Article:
Credit: Vaughn D. Taylor.

Maurice Carlos Ruffin in conversation with Deesha Philyaw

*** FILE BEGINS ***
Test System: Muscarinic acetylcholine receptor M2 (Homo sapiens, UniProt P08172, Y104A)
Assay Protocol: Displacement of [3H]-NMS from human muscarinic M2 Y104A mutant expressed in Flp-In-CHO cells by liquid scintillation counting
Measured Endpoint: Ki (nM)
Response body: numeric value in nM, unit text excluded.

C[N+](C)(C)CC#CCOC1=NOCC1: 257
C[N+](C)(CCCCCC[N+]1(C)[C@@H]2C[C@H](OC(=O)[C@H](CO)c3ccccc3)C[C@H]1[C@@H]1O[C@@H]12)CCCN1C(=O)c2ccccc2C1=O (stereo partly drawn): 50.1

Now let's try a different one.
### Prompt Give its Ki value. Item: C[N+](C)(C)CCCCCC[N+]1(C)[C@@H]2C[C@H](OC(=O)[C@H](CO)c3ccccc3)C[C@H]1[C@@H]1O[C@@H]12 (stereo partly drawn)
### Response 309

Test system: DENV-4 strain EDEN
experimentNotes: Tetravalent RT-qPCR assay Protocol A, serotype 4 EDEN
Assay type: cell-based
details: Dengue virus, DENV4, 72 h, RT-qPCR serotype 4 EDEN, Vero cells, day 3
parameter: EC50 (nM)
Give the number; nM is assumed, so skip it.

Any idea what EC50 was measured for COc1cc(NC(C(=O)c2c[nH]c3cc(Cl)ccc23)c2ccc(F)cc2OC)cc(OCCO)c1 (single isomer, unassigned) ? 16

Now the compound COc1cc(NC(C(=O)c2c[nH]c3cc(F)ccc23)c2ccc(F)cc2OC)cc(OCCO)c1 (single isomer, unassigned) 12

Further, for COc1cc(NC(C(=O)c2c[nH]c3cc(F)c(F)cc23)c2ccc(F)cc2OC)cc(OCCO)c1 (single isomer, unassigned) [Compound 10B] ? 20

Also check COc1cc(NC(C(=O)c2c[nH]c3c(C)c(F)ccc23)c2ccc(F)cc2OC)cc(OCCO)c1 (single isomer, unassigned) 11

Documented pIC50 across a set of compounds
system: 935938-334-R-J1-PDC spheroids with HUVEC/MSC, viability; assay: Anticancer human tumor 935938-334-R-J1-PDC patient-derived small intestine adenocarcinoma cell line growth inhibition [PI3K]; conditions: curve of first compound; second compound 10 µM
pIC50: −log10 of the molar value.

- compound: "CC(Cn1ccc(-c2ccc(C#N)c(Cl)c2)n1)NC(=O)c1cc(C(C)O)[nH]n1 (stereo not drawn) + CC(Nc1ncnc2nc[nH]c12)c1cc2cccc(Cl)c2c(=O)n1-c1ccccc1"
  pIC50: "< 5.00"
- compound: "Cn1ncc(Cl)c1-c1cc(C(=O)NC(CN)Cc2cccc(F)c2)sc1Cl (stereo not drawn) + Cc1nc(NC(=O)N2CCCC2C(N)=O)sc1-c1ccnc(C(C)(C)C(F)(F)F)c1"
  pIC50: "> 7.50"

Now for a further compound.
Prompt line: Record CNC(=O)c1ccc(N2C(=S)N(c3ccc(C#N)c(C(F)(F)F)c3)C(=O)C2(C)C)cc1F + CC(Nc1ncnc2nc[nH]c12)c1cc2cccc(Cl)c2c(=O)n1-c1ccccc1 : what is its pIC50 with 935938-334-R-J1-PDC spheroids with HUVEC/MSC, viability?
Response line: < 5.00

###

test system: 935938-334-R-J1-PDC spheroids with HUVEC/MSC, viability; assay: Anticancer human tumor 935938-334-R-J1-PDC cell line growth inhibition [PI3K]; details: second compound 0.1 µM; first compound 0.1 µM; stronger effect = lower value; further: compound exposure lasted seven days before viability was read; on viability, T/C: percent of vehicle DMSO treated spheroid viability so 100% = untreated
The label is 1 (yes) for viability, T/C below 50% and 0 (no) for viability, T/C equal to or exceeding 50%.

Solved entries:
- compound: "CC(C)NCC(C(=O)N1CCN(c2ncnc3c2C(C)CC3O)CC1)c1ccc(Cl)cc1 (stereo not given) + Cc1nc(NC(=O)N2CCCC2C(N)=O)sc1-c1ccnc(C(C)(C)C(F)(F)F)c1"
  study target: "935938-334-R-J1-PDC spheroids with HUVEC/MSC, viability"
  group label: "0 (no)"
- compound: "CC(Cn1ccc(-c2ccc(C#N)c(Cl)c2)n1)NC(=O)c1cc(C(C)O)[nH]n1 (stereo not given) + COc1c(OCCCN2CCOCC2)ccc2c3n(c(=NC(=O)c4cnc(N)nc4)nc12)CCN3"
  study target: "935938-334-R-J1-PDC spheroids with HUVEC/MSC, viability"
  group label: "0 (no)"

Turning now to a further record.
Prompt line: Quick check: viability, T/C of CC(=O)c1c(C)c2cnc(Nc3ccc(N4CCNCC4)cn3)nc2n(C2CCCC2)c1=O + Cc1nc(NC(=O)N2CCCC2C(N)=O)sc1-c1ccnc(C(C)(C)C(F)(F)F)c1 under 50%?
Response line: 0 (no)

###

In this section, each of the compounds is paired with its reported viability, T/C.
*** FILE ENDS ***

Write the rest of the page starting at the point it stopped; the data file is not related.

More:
How do you capture a city in a couple hundred pages? Maurice Carlos Ruffin joins the ranks of great writers of place with the New Orleans-set The Ones Who Don’t Say They Love You. The short story collection focuses on the lives—from hustler to professor to runaway teen—that animate the Big Easy. The book is Ruffin’s second after We Cast A Shadow, a novel about a Black father’s quest to protect his biracial son in a world where “demelanization” procedures are the norm. This time, Ruffin’s book does more than evoke New Orleans—a fleur-de-lis is inserted in the O of “Love” on the book’s cover, and flash fiction about a young man on juvenile probation lives alongside stories about Hurricane Katrina and the destruction that still remains. It’s also a surprisingly rare entry into what Ruffin hopes is an expanding canon. “There aren’t that many short story collections by African Americans coming out of New Orleans, which is weird considering how legendary my hometown is,” Ruffin told Seija Rankin in an interview for Entertainment Weekly. “So I feel like the book is at the vanguard of a movement I hope will happen. I want to see books flooding out of New Orleans. We have so many stories to tell!” On Aug. 23, Politics and Prose brings together Deesha Philyaw, the author of the short story collection The Secret Lives of Church Ladies (a finalist for the 2020 National Book Award), and Ruffin for a conversation about the city of his birth. The online event begins at 7 p.m. on Aug. 23. politics-prose.com. Free.